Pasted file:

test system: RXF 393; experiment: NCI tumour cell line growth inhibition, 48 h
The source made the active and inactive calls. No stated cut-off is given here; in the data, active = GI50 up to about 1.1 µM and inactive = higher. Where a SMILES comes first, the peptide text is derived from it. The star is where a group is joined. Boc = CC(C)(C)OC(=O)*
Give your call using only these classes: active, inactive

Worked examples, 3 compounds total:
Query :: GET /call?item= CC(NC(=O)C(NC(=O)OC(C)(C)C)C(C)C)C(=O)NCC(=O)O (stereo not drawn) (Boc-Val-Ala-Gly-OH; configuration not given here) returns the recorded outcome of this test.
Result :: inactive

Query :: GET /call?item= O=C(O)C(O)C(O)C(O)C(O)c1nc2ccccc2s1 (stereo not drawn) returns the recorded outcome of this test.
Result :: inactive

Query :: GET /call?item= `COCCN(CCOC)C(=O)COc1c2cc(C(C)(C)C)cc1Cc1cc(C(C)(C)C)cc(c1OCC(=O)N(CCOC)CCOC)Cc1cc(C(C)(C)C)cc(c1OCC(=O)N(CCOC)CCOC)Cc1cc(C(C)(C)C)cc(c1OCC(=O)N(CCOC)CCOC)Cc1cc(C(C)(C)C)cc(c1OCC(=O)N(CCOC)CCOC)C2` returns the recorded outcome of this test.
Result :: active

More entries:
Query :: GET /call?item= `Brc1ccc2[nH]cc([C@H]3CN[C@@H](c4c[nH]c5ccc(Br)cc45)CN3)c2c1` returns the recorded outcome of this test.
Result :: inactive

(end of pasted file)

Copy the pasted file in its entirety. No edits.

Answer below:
test system: RXF 393; experiment: NCI tumour cell line growth inhibition, 48 h
The source made the active and inactive calls. No stated cut-off is given here; in the data, active = GI50 up to about 1.1 µM and inactive = higher. Where a SMILES comes first, the peptide text is derived from it. The star is where a group is joined. Boc = CC(C)(C)OC(=O)*
Give your call using only these classes: active, inactive

Worked examples, 3 compounds total:
Query :: GET /call?item= CC(NC(=O)C(NC(=O)OC(C)(C)C)C(C)C)C(=O)NCC(=O)O (stereo not drawn) (Boc-Val-Ala-Gly-OH; configuration not given here) returns the recorded outcome of this test.
Result :: inactive

Query :: GET /call?item= O=C(O)C(O)C(O)C(O)C(O)c1nc2ccccc2s1 (stereo not drawn) returns the recorded outcome of this test.
Result :: inactive

Query :: GET /call?item= `COCCN(CCOC)C(=O)COc1c2cc(C(C)(C)C)cc1Cc1cc(C(C)(C)C)cc(c1OCC(=O)N(CCOC)CCOC)Cc1cc(C(C)(C)C)cc(c1OCC(=O)N(CCOC)CCOC)Cc1cc(C(C)(C)C)cc(c1OCC(=O)N(CCOC)CCOC)Cc1cc(C(C)(C)C)cc(c1OCC(=O)N(CCOC)CCOC)C2` returns the recorded outcome of this test.
Result :: active

More entries:
Query :: GET /call?item= `Brc1ccc2[nH]cc([C@H]3CN[C@@H](c4c[nH]c5ccc(Br)cc45)CN3)c2c1` returns the recorded outcome of this test.
Result :: inactive